Calotropis procera is a large and weedy plant of Afro-Asian origin.  It has medicinal uses in some circles, despite being largely poisonous, and has traveled under names such as Rooster Tree and Giant Milkweed.  Here it is as a roadside weed in Tayrona Park, northeastern Colombia. Click to see big picture (640x462 pixels; 91 KB)
Calotropis gigantea is another species known as Giant Milkweed or Giant Calotropis.  It is of southeastern Asian origin, but has been widely planted in the tropics, and is here blooming in Tanzania. Click to see big picture (640x425 pixels; 102 KB)
Known as the Pine-needle Milkweed, Asclepias linaria, is largely a dryland plant, but does get down into Oaxaca, Mexico. Click to see big picture (607x480 pixels; 81 KB)
This African milkweed was originally part of the Asclepias genus, but is now filed under Gomphocarpus physocarpus.  It has naturalized in many parts of Mesoamerica and is known as the Balloonplant or Swan Plant.  It is poisonous, but a favored food of the monarch caterpillar. ballonplant
Thevetia thevetioides seems to have originated here in southern Mexico, where it is known as Yoyote and used in folk medicine for various ailments from skin problems to toothaches.  Click to see big picture (600x480 pixels; 97 KB)
A better known member of the genus is Thevetia peruviana.  This poisonous plant may be found from Mexico to Bolivia.  Here in its namesake of tropical Peru, it is known as Paichachi Click to see big picture (640x434 pixels; 129 KB)
Thevetia peruviana sometimes turns up in gardens under the name of Yellow Oleander.  It is not always yellow, however, some plants have a more orange flower.  The unusual fruit is sometimes called Lucky Nut. Click to see big picture (601x480 pixels; 93 KB)


  The Gentian Family, Gentianaceae lends its name to its botanical order, the Gentianales.  It is a fairly large family with some 1500 species defined, many with handsome, bell-shaped flowers.  It is better known in temperate climates, however, and only a few have turned up here in the tropics of Central America, where most seem to prefer higher elevations.


High in a paramo of Colombia, the cheerful blooms of a sky-blue Gentian, likely Gentiana sedifolia, which has been recorded from the mountains for both Central and South America. Click to see big picture (471x480 pixels; 112 KB)
From the 4000 meter level on Cerro Chimborazo, Ecuador's highest summit, this appears to be Gentianella cerastioides, but the adjacent strap-leaves are from another species.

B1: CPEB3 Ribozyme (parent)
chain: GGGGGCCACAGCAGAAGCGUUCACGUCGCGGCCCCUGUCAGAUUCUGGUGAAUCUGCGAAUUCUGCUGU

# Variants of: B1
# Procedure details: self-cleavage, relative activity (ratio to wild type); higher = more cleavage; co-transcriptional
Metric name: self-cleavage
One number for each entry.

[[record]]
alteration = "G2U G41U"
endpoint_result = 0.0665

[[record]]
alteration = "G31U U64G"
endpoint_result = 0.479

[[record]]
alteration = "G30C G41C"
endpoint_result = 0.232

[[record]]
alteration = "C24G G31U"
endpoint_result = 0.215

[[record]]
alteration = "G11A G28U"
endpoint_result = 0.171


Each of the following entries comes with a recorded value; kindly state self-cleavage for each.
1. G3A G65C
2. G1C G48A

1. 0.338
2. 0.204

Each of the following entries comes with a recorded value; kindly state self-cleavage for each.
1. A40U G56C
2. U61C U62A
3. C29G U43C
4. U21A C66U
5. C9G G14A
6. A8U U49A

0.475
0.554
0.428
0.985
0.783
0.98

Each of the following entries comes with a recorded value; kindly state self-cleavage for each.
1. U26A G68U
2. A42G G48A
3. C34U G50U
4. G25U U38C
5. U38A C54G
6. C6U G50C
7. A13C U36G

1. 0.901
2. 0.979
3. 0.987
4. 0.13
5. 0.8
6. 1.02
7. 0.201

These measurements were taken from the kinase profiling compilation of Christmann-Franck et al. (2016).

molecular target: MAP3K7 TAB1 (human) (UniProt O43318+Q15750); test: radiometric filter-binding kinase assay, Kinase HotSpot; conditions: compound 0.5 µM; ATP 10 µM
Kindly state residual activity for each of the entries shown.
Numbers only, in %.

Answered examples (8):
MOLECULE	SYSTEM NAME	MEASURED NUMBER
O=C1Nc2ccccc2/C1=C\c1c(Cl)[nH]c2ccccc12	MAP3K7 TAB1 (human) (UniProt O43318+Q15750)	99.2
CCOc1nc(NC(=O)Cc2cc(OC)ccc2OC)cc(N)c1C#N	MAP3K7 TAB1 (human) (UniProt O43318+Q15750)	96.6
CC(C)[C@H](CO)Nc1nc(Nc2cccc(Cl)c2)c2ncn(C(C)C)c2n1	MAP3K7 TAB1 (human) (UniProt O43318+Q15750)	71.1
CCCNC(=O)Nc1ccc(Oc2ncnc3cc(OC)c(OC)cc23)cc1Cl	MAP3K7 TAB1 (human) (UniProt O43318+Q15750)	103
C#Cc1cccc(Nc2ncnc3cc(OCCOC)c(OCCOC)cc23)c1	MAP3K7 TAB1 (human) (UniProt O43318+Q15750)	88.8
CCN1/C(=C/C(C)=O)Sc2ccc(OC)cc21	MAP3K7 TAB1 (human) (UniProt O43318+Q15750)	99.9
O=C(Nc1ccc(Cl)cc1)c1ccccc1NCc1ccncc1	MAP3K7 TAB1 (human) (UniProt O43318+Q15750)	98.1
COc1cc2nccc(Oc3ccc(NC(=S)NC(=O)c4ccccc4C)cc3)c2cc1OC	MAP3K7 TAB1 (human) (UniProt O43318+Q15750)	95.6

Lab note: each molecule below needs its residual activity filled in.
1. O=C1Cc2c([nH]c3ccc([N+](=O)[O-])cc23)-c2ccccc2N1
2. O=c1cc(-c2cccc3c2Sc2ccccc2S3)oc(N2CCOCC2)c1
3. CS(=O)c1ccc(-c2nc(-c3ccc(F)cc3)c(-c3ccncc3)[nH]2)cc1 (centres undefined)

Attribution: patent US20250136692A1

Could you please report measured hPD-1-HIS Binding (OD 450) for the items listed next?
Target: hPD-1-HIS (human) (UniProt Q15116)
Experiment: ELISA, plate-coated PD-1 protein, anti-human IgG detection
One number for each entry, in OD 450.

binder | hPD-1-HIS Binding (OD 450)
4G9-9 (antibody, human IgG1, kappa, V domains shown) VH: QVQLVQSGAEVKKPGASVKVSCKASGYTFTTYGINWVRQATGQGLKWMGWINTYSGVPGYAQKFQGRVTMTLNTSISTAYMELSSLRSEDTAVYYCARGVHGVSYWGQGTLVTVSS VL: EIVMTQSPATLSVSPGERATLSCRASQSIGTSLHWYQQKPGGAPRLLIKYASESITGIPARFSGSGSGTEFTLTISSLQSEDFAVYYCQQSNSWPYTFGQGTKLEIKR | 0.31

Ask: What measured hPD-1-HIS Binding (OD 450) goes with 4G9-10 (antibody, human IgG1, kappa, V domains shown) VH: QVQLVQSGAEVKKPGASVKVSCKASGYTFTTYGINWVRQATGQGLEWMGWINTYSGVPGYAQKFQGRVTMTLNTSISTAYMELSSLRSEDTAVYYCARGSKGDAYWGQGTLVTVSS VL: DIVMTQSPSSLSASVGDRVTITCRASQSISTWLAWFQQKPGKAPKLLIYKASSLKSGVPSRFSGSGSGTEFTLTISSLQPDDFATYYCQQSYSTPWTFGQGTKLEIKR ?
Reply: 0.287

Gentianella jamesonii, from near Papallacata Pass east of Quito.  This is mainly a species of the Ecuador highlands.
The Halenia clan are easily overlooked alpine herbs.  This is likely H. aquilegiella on a mountain with the cheerful name of Cerro de la Muerte, which seems to be sort of the type locality for the species. Click to see big picture (272x480 pixels; 71 KB)
While this species with more spreading stems from Volcan Baru in Panama is likely Halenia rhyacophila. Click to see big picture (277x480 pixels; 77 KB)
While well above timberline on Chimborazo, Ecuador's higest mountain, this would be Halenia weddelliana.
This attractive green bell appears to be from the Chelonanthus genus, growing in central Panama. Click to see big picture (596x480 pixels; 155 KB)
A closer look at the flower and leaves.  The lack of a leaf stem marks this as Chelonanthus, and the only one of this genus registered in Panama is Chelonathus alatus. Click to see big picture (640x406 pixels; 80 KB)
And from near Puyo, Ecuador, a view of the pods, flowers and the tall spindly plant of Chelonanthus alatus.
Macrocarpaea sodiroana is found at altitude in Ecuador, and has a flower quite similar to Chelonanthus.
But unlike Chelonanthus, Macrocarpaea proves to be a sizeable shrub.
This is likely Macrocarpaea auriculata, which fades from white to yellow as it ages.  If so, it is confined to the highlands of central Costa Rica.
Nymphoides indica is a pantropical water weed, sold under the name of Snowflake if you need a plant for your pond. The name suggests that it is from India, but its origin is not clear.  This is from Lago Nicaragua, where it is known as Flotante Fir.  Some believe that it should be in the Menyanthaceae Family, rather than in with the Gentians. Click to see big picture (595x480 pixels; 125 KB)
Also from Lago Nicaragua, the Mayan Water Lily, Nymphaea ampla, known in the neotropics as the Lirio de Agua.